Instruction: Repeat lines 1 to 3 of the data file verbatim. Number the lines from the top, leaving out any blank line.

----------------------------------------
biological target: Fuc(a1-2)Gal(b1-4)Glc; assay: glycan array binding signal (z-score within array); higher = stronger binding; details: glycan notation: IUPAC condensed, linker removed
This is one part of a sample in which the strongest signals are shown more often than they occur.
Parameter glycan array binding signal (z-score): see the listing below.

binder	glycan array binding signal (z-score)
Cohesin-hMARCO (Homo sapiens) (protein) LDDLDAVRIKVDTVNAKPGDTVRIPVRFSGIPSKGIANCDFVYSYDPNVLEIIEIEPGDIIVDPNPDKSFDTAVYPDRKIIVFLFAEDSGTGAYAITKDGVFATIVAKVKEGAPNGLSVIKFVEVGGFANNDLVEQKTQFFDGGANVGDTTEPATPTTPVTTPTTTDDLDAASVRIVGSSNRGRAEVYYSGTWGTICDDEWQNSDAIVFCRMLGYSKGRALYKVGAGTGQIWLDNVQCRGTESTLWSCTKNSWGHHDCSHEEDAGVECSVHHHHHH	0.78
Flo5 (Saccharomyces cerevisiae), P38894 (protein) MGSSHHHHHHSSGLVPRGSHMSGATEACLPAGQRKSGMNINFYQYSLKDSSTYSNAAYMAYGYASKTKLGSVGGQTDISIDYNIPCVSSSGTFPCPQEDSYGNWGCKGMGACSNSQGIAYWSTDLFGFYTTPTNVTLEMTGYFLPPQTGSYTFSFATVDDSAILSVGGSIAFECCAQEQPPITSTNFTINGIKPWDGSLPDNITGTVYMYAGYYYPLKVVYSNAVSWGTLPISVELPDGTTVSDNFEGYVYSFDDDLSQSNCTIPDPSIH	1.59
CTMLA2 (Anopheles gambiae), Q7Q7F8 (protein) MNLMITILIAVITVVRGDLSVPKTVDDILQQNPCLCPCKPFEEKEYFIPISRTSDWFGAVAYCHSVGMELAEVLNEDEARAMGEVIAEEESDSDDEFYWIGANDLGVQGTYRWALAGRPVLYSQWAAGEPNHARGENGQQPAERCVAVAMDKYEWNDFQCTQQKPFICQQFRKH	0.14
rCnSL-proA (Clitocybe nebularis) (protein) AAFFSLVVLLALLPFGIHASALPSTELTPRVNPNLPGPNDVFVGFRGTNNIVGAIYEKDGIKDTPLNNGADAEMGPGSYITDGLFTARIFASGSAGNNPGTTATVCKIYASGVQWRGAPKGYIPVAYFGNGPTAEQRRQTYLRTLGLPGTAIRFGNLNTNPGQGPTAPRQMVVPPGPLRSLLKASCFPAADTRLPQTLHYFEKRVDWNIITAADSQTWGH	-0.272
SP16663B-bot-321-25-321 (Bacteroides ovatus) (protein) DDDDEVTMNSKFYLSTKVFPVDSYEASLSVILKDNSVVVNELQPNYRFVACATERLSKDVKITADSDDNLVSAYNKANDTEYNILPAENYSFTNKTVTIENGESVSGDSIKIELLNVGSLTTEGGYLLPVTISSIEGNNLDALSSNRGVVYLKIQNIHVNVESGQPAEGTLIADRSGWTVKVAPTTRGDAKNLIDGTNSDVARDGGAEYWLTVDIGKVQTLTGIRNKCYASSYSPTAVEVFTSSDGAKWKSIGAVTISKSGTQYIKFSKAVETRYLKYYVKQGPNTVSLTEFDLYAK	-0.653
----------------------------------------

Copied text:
biological target: Fuc(a1-2)Gal(b1-4)Glc; assay: glycan array binding signal (z-score within array); higher = stronger binding; details: glycan notation: IUPAC condensed, linker removed
This is one part of a sample in which the strongest signals are shown more often than they occur.
Parameter glycan array binding signal (z-score): see the listing below.